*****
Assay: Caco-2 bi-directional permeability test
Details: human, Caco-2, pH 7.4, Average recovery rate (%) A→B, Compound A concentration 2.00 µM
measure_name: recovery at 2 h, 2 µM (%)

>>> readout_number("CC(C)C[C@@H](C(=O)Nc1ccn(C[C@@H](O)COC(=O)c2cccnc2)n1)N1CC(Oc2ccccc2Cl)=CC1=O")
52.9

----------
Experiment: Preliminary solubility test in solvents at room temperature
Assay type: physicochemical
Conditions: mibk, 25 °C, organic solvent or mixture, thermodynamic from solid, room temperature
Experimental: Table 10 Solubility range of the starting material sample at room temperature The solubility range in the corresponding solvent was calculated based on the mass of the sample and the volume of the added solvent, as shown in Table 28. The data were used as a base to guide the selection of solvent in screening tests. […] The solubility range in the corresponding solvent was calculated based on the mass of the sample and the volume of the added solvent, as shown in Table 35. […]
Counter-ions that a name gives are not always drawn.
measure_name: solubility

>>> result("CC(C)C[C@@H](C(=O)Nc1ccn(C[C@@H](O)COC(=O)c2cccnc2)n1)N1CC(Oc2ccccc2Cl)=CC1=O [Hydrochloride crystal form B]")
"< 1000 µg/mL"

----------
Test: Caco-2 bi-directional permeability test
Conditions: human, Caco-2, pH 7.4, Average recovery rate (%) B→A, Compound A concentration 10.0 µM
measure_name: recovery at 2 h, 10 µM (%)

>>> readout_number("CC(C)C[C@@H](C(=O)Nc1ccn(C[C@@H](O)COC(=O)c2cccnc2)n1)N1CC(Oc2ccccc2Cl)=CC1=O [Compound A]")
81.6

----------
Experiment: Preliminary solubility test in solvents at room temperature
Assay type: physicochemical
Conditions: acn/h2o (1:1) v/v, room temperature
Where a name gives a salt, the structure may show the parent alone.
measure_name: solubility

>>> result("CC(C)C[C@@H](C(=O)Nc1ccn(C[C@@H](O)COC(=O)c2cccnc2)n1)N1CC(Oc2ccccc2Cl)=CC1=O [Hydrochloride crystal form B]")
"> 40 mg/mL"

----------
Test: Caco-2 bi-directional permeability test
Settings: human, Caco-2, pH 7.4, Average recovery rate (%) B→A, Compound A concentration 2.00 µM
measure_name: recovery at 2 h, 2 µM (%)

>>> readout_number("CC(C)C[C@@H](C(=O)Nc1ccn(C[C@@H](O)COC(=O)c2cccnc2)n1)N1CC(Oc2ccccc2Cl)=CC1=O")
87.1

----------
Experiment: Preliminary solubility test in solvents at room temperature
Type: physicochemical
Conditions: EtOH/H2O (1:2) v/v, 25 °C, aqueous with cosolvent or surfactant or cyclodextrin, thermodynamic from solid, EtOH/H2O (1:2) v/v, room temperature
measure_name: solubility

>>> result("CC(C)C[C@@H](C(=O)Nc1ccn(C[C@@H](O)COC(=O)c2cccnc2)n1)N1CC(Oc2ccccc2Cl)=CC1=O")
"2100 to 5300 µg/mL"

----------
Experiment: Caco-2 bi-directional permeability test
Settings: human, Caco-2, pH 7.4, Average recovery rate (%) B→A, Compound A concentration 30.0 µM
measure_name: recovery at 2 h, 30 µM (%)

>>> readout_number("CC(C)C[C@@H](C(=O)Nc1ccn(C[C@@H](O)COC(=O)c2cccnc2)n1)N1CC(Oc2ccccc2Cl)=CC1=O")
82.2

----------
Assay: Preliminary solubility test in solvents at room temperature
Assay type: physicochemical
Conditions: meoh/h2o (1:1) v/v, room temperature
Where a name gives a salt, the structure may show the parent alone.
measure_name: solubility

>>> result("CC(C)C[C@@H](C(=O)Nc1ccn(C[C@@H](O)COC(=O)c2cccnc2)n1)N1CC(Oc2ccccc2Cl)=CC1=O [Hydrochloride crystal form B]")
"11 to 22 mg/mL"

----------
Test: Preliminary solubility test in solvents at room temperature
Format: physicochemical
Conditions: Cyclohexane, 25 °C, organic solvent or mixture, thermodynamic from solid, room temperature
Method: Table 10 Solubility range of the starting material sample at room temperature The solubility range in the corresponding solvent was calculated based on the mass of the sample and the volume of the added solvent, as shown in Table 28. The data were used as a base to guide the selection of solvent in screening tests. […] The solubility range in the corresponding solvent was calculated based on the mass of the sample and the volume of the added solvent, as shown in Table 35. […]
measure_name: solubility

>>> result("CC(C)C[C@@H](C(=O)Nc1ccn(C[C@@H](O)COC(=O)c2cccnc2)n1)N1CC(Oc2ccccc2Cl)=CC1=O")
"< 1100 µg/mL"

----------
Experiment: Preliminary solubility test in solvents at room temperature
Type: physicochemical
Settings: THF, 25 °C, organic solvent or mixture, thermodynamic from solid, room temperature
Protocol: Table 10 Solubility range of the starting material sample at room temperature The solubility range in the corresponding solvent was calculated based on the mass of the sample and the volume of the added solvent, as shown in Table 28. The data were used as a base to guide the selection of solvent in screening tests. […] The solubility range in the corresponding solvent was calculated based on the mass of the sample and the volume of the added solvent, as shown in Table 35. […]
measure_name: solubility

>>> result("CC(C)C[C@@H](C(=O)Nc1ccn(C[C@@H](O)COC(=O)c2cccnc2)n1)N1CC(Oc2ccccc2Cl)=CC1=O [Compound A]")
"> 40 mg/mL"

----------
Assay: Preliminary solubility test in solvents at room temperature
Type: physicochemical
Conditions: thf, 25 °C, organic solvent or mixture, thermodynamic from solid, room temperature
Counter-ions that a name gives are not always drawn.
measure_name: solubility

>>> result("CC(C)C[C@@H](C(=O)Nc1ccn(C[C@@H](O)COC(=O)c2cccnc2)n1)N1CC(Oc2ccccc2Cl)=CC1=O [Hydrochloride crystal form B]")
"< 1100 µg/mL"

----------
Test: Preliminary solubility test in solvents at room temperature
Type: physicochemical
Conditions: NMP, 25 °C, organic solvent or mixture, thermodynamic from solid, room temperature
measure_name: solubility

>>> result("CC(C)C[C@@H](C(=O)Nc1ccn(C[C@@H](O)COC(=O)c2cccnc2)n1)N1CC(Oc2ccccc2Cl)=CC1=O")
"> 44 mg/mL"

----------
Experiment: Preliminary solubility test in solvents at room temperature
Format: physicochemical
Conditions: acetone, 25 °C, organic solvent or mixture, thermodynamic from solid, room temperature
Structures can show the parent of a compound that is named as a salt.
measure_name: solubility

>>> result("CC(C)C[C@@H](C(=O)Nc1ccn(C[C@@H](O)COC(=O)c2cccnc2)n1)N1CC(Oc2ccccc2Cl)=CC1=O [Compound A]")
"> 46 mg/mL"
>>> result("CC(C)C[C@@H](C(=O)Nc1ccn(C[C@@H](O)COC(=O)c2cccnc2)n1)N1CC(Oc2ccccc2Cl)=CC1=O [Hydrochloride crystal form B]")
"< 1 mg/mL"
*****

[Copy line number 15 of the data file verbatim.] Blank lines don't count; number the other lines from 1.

----------